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UHF RFID development platform operates sensors and actuators Farsens’ Medusa development platform allows developers to design components driven by RF energy harvesting through the use of UHF RFID battery-free devices. The Medusa includes an ANDY100 chip with EPC C1G2 communication and a MSPG2233IPW20 microcontroller from Texas Instruments for communication with developers’ circuits. Users can now develop their own wireless sensors or actuators without requiring batteries on the tag. The Medusa harvests energy from the RF field created by the RFID reader to power up the ANDY100 IC, the microcontroller and the circuitry and devices attached to it. The ANDY100 chip included works under standard EPC C1G2 commands so no proprietary or custom commands are needed. Any commercial UHF RFID reader can be used just by programing with the correct standard commands. Farsens S.L. www.farsens.com Bluetooth 4.1 network processor shrinks to 2.6x2.6mm STMicroelectronics has released the latest version of its BlueNRG Bluetooth SMART network processor, which supports the latest Bluetooth version 4.1 enhancements and introduces 1.7V operation for longer-lasting battery-powered applications. The device integrates a complete Bluetooth PHY and 2.4GHz radio, ARM Cortex-M0 microcontroller running the Bluetooth 4.1 protocol stack, and dedicated AES-128 security coprocessor. The API, power management, and Flash are already integrated, allowing direct connection to the application host controller using a simple SPI bus leveraging clear software partitioning between network processor and host microcontroller. The new Bluetooth 4.1 specification further increases energy efficiency and supports dual-mode topologies containing devices operating as both master and slave. The new Low- Duty-Cycle Directed Advertising minimizes energy consumed when connecting to known devices. In addition, Bluetooth 4.1 introduces Logical Link Control and Adaptation Protocol (L2CAP), which enables flexible data exchanges leveraging multi-channel communications and quality of service. ST’s BlueNRG-MS network processor can power devices such as a hub capable of collecting sensor data and subsequently acting as a peripheral to transfer the data to a smart phone. It can also allow very large sensor networks with unlimited communication range, controlled by a single smartphone. Moreover, BlueNRG-MS supports the latest moves towards IP-based connectivity added to Bluetooth 4.1, which enables developers to target future opportunities in the Internet of Things. BlueNRG-MS is available now in a 5x5x1mm QFN32 package, but will soon be available in a chip scale packaging option measuring only 2.6x2.6x0.56mm. STMicroelectronics www.st.com Module extends HiL testing and rapid prototyping to CAN FD Along with a new plug-on module for its Hardware-in-theloop test and rapid prototyping systems, dSpace’s test software release 2014-B now supports CAN FD, the automotive data bus with extended bandwidth. An FPGA in the plug-on module enables this device to shoulder future requirements. The DS4342 CAN FD Interface Module can be integrated into dSPACE RCP systems such as MicroAutoBox and the company’s modular hardware for HIL systems. The module features two CAN FD channels that can also be used for communication across the standard version of the CAN bus. For large numbers of CAN FD channels, up to 4 DS4342 modules can be integrated on a DS4505 carrier board, which is also used for FlexRay communication. It is possible to combine FlexRay and CAN FD interface modules on the same carrier board. This enables users to add CAN or CAN FD to existing systems, thereby protecting their investment. Similar to current CAN applications, CAN FD communication is configured via the RTI CAN MultiMessage Blockset with its graphical user interface. Familiarity with this configuration software will enable developers to quickly add CAN-FD-specific information to their application. The CAN FD bus standard offers higher bandwidth than the established CAN protocol. The higher payload data packet size of 64 bytes also increases the bus system’s efficiency without scarifying the benefits of a classic CAN such as flexibility and affordability. dSpace www.dspace.com InvenSense adds multicore CPU to motion sensor Fabless MEMS company InvenSense Inc. (San Jose, Calif.) has announced its next motion sensor with integrated processing, the ICM-30630 which includes a multi-axis inertial MEMS sensor and multi-core processor. The sensor hub integrates 3-axis accelerometer with 3-axis gyroscope MEMS sensors together with tri-core CMOS microcontroller, embedded flash and SRAM and software. It does this in a package that measures 3mm by 3mm by 1mm. The processor cores are a Cortex-M0 and two digital motion processors of InvenSense own design, the DMP3 and DMP4. The DMP3 offloads all motion processing tasks form the CPU and provides physical and virtual sensor output at low power. The DMP4 takes on more computationally intensive tasks, again relieving the host CPU and reducing power consumption. The Cortex-M0 performs sensor management via an integrated RTOS and provides an “open platform” that is programmable allowing custom features. The result improves acquisition and processing of sensor data from internal and external sensors and reduces “always on” power consumption. The ICM-30630 is compliant with Android Lollipop, and other operating systems, while supporting multiple application processor platforms. The ICM-30630 will sample 1H15. InvenSense Inc. www.invensense.com 44 Electronic Engineering Times Europe January 2015 www.electronics-eetimes.com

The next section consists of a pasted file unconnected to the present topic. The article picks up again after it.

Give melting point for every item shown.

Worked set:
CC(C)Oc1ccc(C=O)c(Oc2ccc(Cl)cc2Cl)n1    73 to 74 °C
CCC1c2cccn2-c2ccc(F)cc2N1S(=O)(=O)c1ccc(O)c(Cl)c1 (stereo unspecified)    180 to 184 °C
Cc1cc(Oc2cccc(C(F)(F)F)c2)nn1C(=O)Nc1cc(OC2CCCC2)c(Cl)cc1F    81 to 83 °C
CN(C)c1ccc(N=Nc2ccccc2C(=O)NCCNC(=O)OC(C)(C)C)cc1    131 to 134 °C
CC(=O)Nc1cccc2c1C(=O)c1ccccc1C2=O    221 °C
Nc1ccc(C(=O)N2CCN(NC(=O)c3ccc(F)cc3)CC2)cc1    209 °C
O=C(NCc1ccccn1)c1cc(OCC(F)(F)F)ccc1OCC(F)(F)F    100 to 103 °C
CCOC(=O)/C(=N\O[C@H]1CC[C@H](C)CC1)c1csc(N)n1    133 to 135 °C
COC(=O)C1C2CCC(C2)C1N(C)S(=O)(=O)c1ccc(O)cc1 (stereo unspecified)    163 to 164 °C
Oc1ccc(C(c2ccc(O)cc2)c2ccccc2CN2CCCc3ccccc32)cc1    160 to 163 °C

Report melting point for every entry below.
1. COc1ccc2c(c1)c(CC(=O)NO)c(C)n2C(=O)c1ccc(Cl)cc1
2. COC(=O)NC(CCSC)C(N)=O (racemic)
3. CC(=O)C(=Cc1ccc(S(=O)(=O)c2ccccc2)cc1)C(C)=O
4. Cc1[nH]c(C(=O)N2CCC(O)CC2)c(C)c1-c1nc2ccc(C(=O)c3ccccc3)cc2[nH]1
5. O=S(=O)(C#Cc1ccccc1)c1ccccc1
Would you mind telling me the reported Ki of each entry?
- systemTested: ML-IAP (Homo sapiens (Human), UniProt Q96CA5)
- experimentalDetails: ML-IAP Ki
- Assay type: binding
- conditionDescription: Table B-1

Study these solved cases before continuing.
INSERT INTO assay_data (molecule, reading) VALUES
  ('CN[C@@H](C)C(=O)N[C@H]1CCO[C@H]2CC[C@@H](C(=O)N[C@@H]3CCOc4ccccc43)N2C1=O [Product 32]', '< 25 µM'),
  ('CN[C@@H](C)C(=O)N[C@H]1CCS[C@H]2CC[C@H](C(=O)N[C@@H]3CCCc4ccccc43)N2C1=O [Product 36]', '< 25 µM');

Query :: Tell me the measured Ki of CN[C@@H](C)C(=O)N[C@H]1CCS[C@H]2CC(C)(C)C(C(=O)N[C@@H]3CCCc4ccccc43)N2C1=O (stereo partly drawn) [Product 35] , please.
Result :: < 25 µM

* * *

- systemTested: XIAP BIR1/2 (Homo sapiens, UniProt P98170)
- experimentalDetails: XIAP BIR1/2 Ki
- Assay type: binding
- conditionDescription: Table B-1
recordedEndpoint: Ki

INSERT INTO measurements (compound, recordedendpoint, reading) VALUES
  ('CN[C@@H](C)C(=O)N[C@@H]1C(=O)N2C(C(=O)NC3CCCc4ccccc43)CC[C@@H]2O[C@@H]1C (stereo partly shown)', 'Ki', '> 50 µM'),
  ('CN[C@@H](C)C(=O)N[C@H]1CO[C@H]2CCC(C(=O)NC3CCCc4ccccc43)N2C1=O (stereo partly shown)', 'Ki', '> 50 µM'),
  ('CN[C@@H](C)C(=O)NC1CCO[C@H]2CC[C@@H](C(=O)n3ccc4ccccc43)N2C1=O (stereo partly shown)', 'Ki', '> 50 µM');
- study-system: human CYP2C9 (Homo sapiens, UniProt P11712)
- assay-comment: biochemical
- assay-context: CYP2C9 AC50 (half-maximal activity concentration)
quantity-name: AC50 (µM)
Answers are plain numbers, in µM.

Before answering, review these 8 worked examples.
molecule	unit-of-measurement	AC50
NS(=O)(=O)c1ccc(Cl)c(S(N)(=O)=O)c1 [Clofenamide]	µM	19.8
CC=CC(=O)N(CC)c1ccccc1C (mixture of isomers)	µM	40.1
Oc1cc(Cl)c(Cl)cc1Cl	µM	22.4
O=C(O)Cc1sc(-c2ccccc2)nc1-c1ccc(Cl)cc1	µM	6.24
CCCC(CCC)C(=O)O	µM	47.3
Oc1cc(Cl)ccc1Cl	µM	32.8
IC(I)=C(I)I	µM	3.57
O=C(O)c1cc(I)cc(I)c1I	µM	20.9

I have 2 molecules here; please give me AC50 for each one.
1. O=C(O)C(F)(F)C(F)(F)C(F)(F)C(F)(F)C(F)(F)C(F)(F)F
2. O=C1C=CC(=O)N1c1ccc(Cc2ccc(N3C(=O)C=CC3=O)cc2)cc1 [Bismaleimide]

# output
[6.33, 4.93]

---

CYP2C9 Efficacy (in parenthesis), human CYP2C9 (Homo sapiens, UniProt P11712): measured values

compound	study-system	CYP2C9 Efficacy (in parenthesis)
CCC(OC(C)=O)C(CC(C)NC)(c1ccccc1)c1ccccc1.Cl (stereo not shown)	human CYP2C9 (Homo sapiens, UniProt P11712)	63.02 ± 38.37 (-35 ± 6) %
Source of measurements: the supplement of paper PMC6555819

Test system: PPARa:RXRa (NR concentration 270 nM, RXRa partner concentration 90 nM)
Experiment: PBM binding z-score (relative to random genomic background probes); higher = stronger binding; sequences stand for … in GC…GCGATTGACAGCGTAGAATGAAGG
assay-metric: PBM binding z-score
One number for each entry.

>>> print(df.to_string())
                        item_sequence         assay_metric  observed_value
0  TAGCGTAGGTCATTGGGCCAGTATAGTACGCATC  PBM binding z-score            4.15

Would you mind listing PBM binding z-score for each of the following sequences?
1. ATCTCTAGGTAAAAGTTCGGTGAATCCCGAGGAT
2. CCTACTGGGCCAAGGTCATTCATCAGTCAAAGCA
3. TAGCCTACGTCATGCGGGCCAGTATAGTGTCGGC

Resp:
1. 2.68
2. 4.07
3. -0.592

EETE JAN 2015
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